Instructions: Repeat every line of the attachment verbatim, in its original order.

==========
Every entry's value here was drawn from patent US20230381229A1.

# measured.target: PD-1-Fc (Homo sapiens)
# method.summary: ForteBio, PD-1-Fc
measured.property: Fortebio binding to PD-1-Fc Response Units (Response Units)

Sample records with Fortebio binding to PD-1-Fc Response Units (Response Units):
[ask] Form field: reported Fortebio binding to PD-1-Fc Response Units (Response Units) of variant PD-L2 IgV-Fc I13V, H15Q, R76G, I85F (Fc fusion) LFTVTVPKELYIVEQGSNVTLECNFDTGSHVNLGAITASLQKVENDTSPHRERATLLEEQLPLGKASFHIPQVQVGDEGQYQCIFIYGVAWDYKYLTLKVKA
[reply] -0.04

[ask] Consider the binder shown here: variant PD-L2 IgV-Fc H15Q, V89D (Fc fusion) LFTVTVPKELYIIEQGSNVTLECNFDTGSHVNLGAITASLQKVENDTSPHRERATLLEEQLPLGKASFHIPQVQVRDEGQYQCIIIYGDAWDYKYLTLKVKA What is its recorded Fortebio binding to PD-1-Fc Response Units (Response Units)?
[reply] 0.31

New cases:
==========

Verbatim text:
Every entry's value here was drawn from patent US20230381229A1.

# measured.target: PD-1-Fc (Homo sapiens)
# method.summary: ForteBio, PD-1-Fc
measured.property: Fortebio binding to PD-1-Fc Response Units (Response Units)

Sample records with Fortebio binding to PD-1-Fc Response Units (Response Units):
[ask] Form field: reported Fortebio binding to PD-1-Fc Response Units (Response Units) of variant PD-L2 IgV-Fc I13V, H15Q, R76G, I85F (Fc fusion) LFTVTVPKELYIVEQGSNVTLECNFDTGSHVNLGAITASLQKVENDTSPHRERATLLEEQLPLGKASFHIPQVQVGDEGQYQCIFIYGVAWDYKYLTLKVKA
[reply] -0.04

[ask] Consider the binder shown here: variant PD-L2 IgV-Fc H15Q, V89D (Fc fusion) LFTVTVPKELYIIEQGSNVTLECNFDTGSHVNLGAITASLQKVENDTSPHRERATLLEEQLPLGKASFHIPQVQVRDEGQYQCIIIYGDAWDYKYLTLKVKA What is its recorded Fortebio binding to PD-1-Fc Response Units (Response Units)?
[reply] 0.31

New cases: